• Tony only wins..
      ...because he can afford it, thansk to teh NA$CAR checks. He is one of the biggest actors in the soap opera they are runing. A-lister, in fact, and good at playing the "bad guy." So he shows up with top-flight racing equipment that is the equivalent of say, Justin Verlander pitching in an American Legion pickup game in a city park on his off days. Smoke is just that. Smoke. And a mirror. He and the other world-class hind end, Foyt, like to play like Smoke is gonna come back and run the Indy 500 now and then, but the truth is, he would have his lardish, unwiped, arse handed to him and he KNOWS it. Smoke was early-IRL, beat the likes of the Racing Dentist and Sarah Fisher, oh, ok, I'll thrown in Bronco Brad Murphey and Racin' Gardner, so sure, but that is what he had for real car racing. He's a fat cabbie who gets paid pirmo to shill for NA$CAR copy? Get over yourselves with the Smoke love. It's gross.
      • Tony only wins ??
        Burl sounds like a guy that has been a car owner and driver on many levels and is privileged to lots of inside information and hatred that most of us common fans can not understand ! I guess we should be thankful for his insight !
      • Tony wins in anything he gets in. He is a true racer, like Foyt, Andretti, Sneva, Unsers, etc.... who would run the dirt track at the State Fair and run the same car at Indy the next day. I am betting Tony is working on racing motorized wheel chairs until he can get back in a car. And Anthony, do you have the same advice for the CEO or owner of companies that skydive or runs with the bulls? The odds of Tony dying in a plane crash going from race to race are probably higher than from being in a race car. Where do you think his skill and talent comes from? Not sitting on a boat at Lake Norman all week. It comes from mixing it up with the young, up and coming kids.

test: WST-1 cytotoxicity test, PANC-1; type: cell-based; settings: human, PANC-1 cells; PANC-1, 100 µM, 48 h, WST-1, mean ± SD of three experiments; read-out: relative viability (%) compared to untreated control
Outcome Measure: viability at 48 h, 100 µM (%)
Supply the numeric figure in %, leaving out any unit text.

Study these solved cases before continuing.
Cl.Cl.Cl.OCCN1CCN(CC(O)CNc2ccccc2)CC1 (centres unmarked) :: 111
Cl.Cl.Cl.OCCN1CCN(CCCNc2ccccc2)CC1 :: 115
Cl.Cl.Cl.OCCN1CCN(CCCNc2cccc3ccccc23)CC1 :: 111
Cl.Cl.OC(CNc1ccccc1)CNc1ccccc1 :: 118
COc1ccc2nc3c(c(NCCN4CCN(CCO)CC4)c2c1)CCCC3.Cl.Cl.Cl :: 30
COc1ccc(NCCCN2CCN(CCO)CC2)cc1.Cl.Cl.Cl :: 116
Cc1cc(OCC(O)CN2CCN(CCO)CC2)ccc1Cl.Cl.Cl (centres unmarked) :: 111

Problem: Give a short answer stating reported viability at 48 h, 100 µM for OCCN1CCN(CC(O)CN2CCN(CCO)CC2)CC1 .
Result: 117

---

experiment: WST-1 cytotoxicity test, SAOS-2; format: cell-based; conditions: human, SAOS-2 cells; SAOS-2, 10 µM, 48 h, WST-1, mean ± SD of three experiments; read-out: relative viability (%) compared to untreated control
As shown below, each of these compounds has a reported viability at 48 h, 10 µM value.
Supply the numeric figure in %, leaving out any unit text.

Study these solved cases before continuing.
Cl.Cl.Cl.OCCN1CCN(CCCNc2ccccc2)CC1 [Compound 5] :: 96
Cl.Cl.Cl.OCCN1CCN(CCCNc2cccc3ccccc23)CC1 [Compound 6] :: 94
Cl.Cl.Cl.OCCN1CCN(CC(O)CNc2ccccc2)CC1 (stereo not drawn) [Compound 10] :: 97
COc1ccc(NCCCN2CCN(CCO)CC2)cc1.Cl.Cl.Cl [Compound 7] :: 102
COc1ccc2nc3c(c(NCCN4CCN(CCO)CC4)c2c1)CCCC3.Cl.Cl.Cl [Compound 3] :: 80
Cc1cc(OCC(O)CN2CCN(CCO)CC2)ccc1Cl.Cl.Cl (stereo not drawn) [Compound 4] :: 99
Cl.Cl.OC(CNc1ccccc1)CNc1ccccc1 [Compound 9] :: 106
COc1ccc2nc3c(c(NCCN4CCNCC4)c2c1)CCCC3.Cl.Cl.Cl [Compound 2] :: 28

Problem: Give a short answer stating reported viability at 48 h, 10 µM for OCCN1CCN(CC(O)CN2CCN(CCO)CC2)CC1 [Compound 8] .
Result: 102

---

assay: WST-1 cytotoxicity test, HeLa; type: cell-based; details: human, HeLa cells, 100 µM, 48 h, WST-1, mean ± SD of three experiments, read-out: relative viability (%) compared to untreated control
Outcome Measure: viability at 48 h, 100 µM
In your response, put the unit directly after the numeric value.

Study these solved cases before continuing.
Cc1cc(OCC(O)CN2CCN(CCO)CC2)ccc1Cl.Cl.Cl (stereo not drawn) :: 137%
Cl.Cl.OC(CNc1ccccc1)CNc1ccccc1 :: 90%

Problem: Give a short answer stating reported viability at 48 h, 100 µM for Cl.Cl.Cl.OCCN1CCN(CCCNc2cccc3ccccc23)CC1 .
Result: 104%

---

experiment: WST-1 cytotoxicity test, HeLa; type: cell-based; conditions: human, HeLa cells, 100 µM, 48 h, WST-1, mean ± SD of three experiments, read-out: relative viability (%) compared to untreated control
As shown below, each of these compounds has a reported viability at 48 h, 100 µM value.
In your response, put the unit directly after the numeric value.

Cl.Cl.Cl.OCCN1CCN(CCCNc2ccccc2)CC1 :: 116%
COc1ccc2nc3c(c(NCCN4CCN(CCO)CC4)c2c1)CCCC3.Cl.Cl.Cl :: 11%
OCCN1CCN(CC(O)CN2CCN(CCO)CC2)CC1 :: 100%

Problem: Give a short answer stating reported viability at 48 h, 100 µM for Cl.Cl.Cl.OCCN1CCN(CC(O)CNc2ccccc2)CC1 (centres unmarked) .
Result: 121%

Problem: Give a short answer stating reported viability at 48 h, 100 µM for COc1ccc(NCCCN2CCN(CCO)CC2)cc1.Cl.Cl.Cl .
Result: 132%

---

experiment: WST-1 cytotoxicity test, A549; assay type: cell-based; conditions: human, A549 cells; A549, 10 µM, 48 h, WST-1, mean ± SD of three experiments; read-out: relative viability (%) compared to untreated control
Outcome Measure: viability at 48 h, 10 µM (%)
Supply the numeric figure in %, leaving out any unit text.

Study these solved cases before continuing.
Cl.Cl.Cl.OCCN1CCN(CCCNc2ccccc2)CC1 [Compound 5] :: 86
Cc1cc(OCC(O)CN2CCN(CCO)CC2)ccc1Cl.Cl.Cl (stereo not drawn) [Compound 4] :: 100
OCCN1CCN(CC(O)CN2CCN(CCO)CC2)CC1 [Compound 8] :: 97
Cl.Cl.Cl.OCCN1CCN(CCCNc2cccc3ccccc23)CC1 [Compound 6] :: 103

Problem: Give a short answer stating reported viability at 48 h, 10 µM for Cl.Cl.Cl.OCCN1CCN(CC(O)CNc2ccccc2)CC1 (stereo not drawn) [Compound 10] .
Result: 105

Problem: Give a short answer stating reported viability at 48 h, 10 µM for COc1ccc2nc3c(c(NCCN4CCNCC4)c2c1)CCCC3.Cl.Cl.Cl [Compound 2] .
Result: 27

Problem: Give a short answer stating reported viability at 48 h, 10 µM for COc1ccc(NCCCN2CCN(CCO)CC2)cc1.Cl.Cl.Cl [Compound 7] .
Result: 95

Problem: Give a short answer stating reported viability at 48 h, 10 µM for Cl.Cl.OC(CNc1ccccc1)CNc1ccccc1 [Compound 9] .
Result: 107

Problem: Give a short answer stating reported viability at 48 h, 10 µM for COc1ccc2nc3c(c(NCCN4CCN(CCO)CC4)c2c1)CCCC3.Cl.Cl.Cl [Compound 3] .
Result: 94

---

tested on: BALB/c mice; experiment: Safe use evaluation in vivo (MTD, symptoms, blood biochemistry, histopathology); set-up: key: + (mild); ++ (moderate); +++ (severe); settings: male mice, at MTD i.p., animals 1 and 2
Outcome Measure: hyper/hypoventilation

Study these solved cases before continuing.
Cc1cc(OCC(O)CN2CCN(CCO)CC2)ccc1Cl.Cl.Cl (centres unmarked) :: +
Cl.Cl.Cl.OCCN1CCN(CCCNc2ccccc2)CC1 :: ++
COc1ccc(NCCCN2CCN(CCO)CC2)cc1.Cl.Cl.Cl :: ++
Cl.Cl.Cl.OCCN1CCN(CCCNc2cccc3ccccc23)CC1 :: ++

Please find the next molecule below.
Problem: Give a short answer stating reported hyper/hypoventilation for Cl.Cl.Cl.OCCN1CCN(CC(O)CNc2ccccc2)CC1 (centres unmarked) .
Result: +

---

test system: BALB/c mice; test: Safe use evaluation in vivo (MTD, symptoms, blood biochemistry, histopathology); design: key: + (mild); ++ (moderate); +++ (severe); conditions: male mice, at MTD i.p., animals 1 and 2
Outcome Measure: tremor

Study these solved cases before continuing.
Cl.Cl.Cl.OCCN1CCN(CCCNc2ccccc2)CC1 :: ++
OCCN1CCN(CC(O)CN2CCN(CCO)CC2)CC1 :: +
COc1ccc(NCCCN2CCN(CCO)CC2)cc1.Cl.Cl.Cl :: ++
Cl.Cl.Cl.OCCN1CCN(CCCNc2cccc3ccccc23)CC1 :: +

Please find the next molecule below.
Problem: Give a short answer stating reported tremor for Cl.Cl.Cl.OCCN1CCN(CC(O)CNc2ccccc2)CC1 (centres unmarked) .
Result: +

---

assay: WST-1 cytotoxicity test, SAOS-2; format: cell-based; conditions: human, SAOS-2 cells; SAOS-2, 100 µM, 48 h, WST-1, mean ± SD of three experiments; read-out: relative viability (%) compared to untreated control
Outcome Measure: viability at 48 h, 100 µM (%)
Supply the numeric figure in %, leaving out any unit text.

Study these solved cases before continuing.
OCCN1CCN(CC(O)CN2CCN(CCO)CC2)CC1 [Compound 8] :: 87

• Seriously?
        Nobody should be driving a race car. LOL. Stewart's roots are in open wheel racing. He knows what he's doing.
      • A Man Of The People
        Tony is a hit because he resonates with the audience. He grew up in Indiana and won in everything he tried. Now he is a successful owner. In many ways he is a throwback. He is a lot more relevant to the average joe than any one of a host of foreign twisty car specialists that settled for IndyCar because their F-1 breaks did not come through. IndyCar owners have not been paying attention for four decades. Why would they start now?
      • Please Explain The Obtuse Meandering
        For those of us who speak English and possess maturity, I have a few questions: 1) What does the word 'boi' mean? 2) Were you referring to corn bread or that Tony was bred? 3) What is 'sickyard?' 4) Is 'bbbbwwwwaaaahhhhaaaa' some type of code proclaiming some special type of illiteracy? You and your squatting little pals seem to use enjoy using it repeatedly. 5) Where do you dream up the imaginative stereotypes? Oh well, thanks for being obsessed and making attempts to contribute, even if it usually falls flat.
      • Reading Comprehension
        As previously stated, he was merely speaking on behalf of mature English speakers.
      • Tony Stewart is an adult
        I think it is funny when sports writers start to inject their own opinions on what car owners /drivers should be doing on their spare time. Tony Stewart is a race car driver. If he wants to race sprint cars on his own time, more power to him. So it's ok for him to drive a cup car, a Nationwide car, a dirt modified but its not ok to race a sprint car? So the others are not dangerous as well? Did anyone stop and think he is doing it because its fun? Hell II would drive one no questions asked if I had an opportunity. Maybe that is his way to relax. I say get off his back.